On Tuesday, 27 May 2014 at 10:50:54 UTC, BicMedium wrote:
Let's say I have a set of containers, using a
D-unfriendly-semantic. They rather use a kind of ADA vocabulary
(according to https://en.wikipedia.org/wiki/Deque). I want to
make them "range-aware".
If the input/output ranges are easy to implement(so it's just
reading/writing an element, keeping an index for the writer and
another for the reader, and reseting it, isn't it ? So if
(isInputRange!MyCont && isOutputRange!MyCont) then it's a
"Deque", right ?).
The bidirectionnal ranges or the forward ranges become more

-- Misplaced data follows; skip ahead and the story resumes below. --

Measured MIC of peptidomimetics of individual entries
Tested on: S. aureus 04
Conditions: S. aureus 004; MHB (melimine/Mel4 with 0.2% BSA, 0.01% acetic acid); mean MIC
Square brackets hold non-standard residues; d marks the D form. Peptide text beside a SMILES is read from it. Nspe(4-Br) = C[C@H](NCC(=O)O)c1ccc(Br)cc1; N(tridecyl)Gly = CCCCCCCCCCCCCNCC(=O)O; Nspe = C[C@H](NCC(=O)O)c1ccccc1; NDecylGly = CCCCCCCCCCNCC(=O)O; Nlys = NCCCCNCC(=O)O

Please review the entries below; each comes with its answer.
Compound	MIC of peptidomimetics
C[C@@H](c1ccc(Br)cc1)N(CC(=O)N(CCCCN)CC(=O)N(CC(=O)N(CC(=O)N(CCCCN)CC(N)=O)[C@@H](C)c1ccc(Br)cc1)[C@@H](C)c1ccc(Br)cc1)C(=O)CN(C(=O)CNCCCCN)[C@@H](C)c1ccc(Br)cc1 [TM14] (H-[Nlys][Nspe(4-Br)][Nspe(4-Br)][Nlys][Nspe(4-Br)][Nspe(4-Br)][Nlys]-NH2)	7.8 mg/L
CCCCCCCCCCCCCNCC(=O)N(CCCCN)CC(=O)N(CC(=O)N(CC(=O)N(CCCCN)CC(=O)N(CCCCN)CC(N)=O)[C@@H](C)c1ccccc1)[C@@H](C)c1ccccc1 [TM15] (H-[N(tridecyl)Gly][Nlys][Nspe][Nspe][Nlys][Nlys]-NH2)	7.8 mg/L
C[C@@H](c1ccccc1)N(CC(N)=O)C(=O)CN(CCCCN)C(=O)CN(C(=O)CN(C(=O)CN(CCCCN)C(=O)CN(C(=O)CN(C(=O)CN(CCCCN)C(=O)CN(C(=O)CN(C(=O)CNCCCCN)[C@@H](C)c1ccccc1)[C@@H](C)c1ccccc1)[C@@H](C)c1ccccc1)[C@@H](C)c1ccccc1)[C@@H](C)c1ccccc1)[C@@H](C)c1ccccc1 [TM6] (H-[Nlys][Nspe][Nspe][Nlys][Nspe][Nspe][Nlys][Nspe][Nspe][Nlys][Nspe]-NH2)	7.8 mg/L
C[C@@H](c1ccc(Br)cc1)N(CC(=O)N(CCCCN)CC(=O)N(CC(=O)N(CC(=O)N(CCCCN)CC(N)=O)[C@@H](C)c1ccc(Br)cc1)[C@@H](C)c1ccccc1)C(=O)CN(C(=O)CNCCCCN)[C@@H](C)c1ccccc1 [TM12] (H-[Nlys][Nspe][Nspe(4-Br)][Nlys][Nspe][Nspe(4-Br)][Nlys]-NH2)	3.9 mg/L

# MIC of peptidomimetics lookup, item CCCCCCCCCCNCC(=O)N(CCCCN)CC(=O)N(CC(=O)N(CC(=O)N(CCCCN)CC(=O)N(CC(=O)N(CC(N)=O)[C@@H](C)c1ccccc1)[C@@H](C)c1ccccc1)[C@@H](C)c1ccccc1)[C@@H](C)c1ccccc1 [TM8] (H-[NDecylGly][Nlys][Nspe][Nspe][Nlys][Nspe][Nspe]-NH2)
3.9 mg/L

difficult to interpret with the idioms I
use(Insert,Add,Remove)...Is this a kind of 3rd plane ("time":
"return to previous state", "make a backup": copy/roll-back -
Could you recommend me the algos from std.algo to test
efficiently my implementations ? (example, if you want to be
sure that the input ranges work then you'd use this...if you
want to be sure that output ranges work then you'd use that
...Some kind of "reference" unit tests ?). At the present time,
each time I try one I get rejected by the template
cartesianProduct is a reasonable test of a forward range.
The first step however is to get your range type to pass the
relevant range checks in std.range (e.g. isInputRange,